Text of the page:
If Stephen Jones sees people, does he imagine hats on them? The answer is yes, ‘but not a metal Greek Orthodox one on you!’ he says as he pulls up a can of water and pictures it balancing on my head. It is not often that one is being watched meticulously by one of the greatest milliners of our time, over breakfast in Dishoom. Stephen hardly needs an introduction — he was awarded an OBE for his services to fashion, shared a house with Boy George and Grayson Perry, designed for pretty much any (pop)star and fashion design house that matters; his work can be seen in movies,  museums, and even commercials… He just came back from Paris where he’s working with Raf Simons at Dior and we sit down for a conversation and an omelette. When we get talking about publishing, the topic of our second issue comes up and he mentions, “Everybody you ask will have a different perception of digital versus print.”

What is your perception?

People of my generation normally say that they love print and that they hate digital. I really use books, I have about five thousand books or something. And because I use them for research,all of them are falling apart, you know, they have covers ripped off. The worst thing is to give me a valuable book because I’ll destroy it after a couple of years. If I really like a book, I’ll buy two copies because I know I’ll use it again and again and again. So, I really do like printed material, however, because I have to work so fast nowadays, looking through printed materials, to me, is quite a luxury. Because actually my life is faster than that. Also because I travel so much, I do so much electronically now. I think every generation has a different perception. Maybe a younger generation who could only think of digital finds a magazine a wonderful curiosity. It feels special, because digital is normal. I’m sort of in this weird transition period where I don’t really know. But I like both, absolutely.

It seems as though a majority of people are talking about how there’s less of a market for printed magazines, but on the other side it also seems that more printed magazines are being released every single year. 

What’s interesting is that printing used to be letterpress and it was complicated, it was very expensive. There weren’t a lot of printers and you had to do a lot of things a certain way. You could not produce it yourself because the technology wasn’t there. Imagine you had to go and negotiate with the union because you wanted to release a new magazine, and they’d say ‘ok well put a few applications in and maybe in five years we’ll consider you.’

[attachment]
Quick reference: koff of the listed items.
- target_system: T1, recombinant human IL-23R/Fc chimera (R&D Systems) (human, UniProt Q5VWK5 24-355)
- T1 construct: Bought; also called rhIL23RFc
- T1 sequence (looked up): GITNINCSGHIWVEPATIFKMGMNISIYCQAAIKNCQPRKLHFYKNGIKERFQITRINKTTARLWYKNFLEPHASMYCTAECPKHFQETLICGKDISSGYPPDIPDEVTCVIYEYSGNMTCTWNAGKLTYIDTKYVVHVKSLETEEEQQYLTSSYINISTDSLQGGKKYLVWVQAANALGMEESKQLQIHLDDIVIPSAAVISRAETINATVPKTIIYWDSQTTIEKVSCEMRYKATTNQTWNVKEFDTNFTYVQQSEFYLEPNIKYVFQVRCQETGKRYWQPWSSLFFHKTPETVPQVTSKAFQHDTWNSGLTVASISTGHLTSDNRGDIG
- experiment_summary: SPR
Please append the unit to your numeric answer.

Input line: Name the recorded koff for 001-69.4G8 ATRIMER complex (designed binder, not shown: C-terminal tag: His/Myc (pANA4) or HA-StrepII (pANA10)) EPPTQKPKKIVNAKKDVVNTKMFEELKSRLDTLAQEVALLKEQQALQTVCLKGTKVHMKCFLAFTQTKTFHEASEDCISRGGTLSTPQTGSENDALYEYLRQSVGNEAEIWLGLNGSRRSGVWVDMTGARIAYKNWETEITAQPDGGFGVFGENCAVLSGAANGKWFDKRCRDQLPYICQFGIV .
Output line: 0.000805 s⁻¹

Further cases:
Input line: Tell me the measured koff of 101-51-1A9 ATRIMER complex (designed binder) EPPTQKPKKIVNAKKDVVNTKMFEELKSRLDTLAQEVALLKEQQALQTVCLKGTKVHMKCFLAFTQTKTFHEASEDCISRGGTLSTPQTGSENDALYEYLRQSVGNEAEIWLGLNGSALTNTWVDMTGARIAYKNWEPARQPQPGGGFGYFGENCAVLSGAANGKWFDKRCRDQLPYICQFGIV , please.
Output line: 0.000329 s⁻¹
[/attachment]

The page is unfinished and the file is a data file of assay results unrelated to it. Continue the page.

The waiter walks in with our food: an americano and Bombay Omelette for Stephen, and a fresh fruit with yogurt, egg naan roll and chai for me. 

“If somebody has bought a big hat from me, I always say: “Wear it at home for godsakes; you have to make a rehearsal.” People freak out enough about a pair of jeans and what they fit like, let alone a hat which is at least ten times more imposing.”

I’m interested in technology, as you said this has radically changed. How has it made your job different and how are you looking at the future, with technologies like 3D printing changing the world of haute couture.

It’s funny, as milliners we already do 3D printing, because we create 3D shapes out of 2D or 1D objects. I was having a conversation about it yesterday and in a way the future is 3D printing, but there are certain limitations like weight, fragility, comfort. I actually did 3D printing a long time ago and the thing is that the actual machines and the materials it prints with are one thing, but the real key is absolutely the digital files and how to process the information between the files and the printer. So I’m not saying that I’m not a fan of 3D printing, I am. In fact, I did a collaboration with the Andy Warhol museum and they wanted to have something of me and I didn’t know what it was. I said I would do a portrait, and I wanted to do it in different colours and 3D printing and they said ‘yes absolutely, but we want it to be of you.’ So that was a very bizarre occurrence, I have four 3D printed sculptures of myself which are in the Andy Warhol museum in Pittsburgh.

Is it ever difficult for you to come up with ideas?

It’s always a question of editing, really. Ideas aren’t always easy but they always come. The thing about hats is that often the simplest things are the best. What doesn’t work is when you’re trying to be too clever.

How do you see your profession change in, say, 80 years ahead?

I see that in 80 years time, or 180 years time, people will look back to around the end of the 20th, beginning of the 21st century and say ‘Isn’t it strange, people didn’t decorate their heads? It’s the first time in history, known to man since recorded time, that people didn’t decorate their heads.’

“If you think fashion is like a computer keyboard, when you press the shift key down: that’s what it’s like to put a hat on.”